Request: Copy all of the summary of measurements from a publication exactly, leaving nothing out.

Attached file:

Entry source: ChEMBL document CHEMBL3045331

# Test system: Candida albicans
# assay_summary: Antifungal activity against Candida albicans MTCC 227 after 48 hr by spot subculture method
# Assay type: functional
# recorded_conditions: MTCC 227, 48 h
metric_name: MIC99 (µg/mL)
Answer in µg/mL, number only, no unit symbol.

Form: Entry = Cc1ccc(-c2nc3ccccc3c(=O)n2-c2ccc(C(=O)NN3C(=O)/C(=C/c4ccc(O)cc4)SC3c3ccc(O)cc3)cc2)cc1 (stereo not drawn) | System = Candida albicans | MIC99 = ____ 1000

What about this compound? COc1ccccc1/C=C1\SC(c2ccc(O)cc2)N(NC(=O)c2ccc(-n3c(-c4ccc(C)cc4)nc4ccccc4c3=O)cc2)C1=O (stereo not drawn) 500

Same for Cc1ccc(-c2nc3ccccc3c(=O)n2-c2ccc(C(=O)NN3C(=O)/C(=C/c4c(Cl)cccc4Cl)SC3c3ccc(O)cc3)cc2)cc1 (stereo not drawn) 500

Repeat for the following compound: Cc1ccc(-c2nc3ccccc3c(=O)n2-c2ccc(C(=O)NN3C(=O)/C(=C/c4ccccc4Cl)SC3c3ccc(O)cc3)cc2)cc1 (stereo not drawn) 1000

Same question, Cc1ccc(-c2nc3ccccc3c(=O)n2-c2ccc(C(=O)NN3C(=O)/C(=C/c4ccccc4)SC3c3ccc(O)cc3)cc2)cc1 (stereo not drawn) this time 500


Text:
Entry source: ChEMBL document CHEMBL3045331

# Test system: Candida albicans
# assay_summary: Antifungal activity against Candida albicans MTCC 227 after 48 hr by spot subculture method
# Assay type: functional
# recorded_conditions: MTCC 227, 48 h
metric_name: MIC99 (µg/mL)
Answer in µg/mL, number only, no unit symbol.

Form: Entry = Cc1ccc(-c2nc3ccccc3c(=O)n2-c2ccc(C(=O)NN3C(=O)/C(=C/c4ccc(O)cc4)SC3c3ccc(O)cc3)cc2)cc1 (stereo not drawn) | System = Candida albicans | MIC99 = ____ 1000

What about this compound? COc1ccccc1/C=C1\SC(c2ccc(O)cc2)N(NC(=O)c2ccc(-n3c(-c4ccc(C)cc4)nc4ccccc4c3=O)cc2)C1=O (stereo not drawn) 500

Same for Cc1ccc(-c2nc3ccccc3c(=O)n2-c2ccc(C(=O)NN3C(=O)/C(=C/c4c(Cl)cccc4Cl)SC3c3ccc(O)cc3)cc2)cc1 (stereo not drawn) 500

Repeat for the following compound: Cc1ccc(-c2nc3ccccc3c(=O)n2-c2ccc(C(=O)NN3C(=O)/C(=C/c4ccccc4Cl)SC3c3ccc(O)cc3)cc2)cc1 (stereo not drawn) 1000

Same question, Cc1ccc(-c2nc3ccccc3c(=O)n2-c2ccc(C(=O)NN3C(=O)/C(=C/c4ccccc4)SC3c3ccc(O)cc3)cc2)cc1 (stereo not drawn) this time 500